After a year without the Saints, the folks in New Orleans have taken to their team like never before.
In 2006, there was a very good reason for it. The Saints made it to the playoffs, and they advanced to the NFC title game for the first time in franchise history.
The past two years have resulted in no postseason appearances. Though the tickets are still selling, the fans at some point will return to complacency, barring a serious push to the proverbial next level.
And so the Saints have made a somewhat serious push to address their most glaring weakness from a year ago -- their defense. Despite the looming reality that defensive ends Charles Grant and Will Smith will be suspended for four games each, the Saints used their first-round pick on a cornerback (Malcolm Jenkins) and they signed a veteran safety with playmaking skills (Darren Sharper). But they could have done even more via the draft but for the draft picks that were sent elsewhere in a failed (to date) trade for Jeremy Shockey.
Of course, the guy who pulled the trigger on the Shockey trade -- coach Sean Payton -- could see that move atop the list of reasons to fire him after the coming season.
The offense continues to be stellar, with one of the best quarterbacks in the game, capable wideouts, and a stable of solid but not spectacular running backs.
The absence of starting left tackle Jammal Brown for the first five games due to a hernia could put more pressure on the passing attack, but the Saints still have enough talent to compete for a playoff berth.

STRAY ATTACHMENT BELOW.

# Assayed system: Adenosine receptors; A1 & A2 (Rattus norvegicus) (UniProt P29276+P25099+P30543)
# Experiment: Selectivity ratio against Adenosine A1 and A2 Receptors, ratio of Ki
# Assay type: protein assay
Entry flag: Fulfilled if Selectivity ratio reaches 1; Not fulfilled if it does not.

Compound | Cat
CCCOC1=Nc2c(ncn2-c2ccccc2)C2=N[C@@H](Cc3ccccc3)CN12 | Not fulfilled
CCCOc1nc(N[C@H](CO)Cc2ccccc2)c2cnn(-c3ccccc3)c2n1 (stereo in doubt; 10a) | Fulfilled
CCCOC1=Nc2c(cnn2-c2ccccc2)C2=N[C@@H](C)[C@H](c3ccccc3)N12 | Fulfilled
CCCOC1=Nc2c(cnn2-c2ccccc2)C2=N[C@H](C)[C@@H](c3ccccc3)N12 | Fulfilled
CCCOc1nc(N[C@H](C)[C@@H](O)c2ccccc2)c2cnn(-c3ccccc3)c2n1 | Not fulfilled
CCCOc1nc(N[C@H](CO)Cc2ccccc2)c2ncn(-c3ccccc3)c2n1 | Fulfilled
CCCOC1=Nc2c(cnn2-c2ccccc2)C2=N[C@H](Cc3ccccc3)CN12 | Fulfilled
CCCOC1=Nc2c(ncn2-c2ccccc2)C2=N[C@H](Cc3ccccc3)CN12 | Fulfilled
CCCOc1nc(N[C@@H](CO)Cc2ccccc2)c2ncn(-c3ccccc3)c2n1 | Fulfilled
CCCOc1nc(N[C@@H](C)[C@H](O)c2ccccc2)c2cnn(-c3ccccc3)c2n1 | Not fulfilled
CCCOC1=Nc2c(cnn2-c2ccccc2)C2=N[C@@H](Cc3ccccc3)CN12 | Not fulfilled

If they don’t, there could be trouble.
Key player: Drew Brees. He nearly broke the single-season passing yardage record last year, and the Saints need him to continue to churn out plenty of yards, week in and week out. Without him, this team is downright ordinary.
Rookie to watch: Jenkins. The only stat that matters in football is points scored versus points allowed, on a per-game basis. Jenkins will help the Saints deal with the latter half of that equation.
Best veteran acquisition: Sharper. Though he might not have much left, the Saints will benefit from his skills and leadership.
Key game: Week Seven, Atlanta. In a very difficult NFC South, the games against the Panthers and Falcons will be critical. The Saints get their first crack at either team on November 2.